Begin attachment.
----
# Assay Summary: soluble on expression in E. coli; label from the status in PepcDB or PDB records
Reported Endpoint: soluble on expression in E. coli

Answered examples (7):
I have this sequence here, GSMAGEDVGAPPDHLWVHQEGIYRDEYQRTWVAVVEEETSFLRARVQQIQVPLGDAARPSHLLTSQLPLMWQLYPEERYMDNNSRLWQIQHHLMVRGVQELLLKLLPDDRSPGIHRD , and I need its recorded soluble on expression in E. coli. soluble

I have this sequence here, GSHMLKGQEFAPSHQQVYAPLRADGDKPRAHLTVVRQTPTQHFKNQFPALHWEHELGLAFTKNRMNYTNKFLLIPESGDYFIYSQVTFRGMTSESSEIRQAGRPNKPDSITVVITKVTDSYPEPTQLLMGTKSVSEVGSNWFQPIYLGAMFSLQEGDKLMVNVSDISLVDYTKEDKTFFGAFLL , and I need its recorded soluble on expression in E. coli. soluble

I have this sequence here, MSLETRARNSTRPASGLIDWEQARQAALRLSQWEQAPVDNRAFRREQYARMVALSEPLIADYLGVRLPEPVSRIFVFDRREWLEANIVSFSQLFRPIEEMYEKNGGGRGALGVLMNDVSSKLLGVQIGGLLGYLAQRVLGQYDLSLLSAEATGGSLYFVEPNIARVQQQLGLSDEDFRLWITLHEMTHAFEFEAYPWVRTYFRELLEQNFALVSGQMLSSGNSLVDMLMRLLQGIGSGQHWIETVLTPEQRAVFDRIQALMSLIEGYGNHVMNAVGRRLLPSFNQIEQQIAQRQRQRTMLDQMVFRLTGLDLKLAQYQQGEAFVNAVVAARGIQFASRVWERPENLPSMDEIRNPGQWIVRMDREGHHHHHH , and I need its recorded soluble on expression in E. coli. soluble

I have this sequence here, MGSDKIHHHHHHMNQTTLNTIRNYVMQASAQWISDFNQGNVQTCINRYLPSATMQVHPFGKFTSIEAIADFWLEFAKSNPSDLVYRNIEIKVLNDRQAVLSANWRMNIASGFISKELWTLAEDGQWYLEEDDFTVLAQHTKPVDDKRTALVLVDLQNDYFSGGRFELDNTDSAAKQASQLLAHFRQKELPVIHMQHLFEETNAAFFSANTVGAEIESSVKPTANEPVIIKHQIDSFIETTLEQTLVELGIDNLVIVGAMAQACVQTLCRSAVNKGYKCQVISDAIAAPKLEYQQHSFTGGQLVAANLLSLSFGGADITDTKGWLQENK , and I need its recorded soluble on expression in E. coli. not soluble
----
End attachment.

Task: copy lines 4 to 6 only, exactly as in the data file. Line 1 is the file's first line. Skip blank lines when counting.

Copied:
I have this sequence here, GSMAGEDVGAPPDHLWVHQEGIYRDEYQRTWVAVVEEETSFLRARVQQIQVPLGDAARPSHLLTSQLPLMWQLYPEERYMDNNSRLWQIQHHLMVRGVQELLLKLLPDDRSPGIHRD , and I need its recorded soluble on expression in E. coli. soluble

I have this sequence here, GSHMLKGQEFAPSHQQVYAPLRADGDKPRAHLTVVRQTPTQHFKNQFPALHWEHELGLAFTKNRMNYTNKFLLIPESGDYFIYSQVTFRGMTSESSEIRQAGRPNKPDSITVVITKVTDSYPEPTQLLMGTKSVSEVGSNWFQPIYLGAMFSLQEGDKLMVNVSDISLVDYTKEDKTFFGAFLL , and I need its recorded soluble on expression in E. coli. soluble

I have this sequence here, MSLETRARNSTRPASGLIDWEQARQAALRLSQWEQAPVDNRAFRREQYARMVALSEPLIADYLGVRLPEPVSRIFVFDRREWLEANIVSFSQLFRPIEEMYEKNGGGRGALGVLMNDVSSKLLGVQIGGLLGYLAQRVLGQYDLSLLSAEATGGSLYFVEPNIARVQQQLGLSDEDFRLWITLHEMTHAFEFEAYPWVRTYFRELLEQNFALVSGQMLSSGNSLVDMLMRLLQGIGSGQHWIETVLTPEQRAVFDRIQALMSLIEGYGNHVMNAVGRRLLPSFNQIEQQIAQRQRQRTMLDQMVFRLTGLDLKLAQYQQGEAFVNAVVAARGIQFASRVWERPENLPSMDEIRNPGQWIVRMDREGHHHHHH , and I need its recorded soluble on expression in E. coli. soluble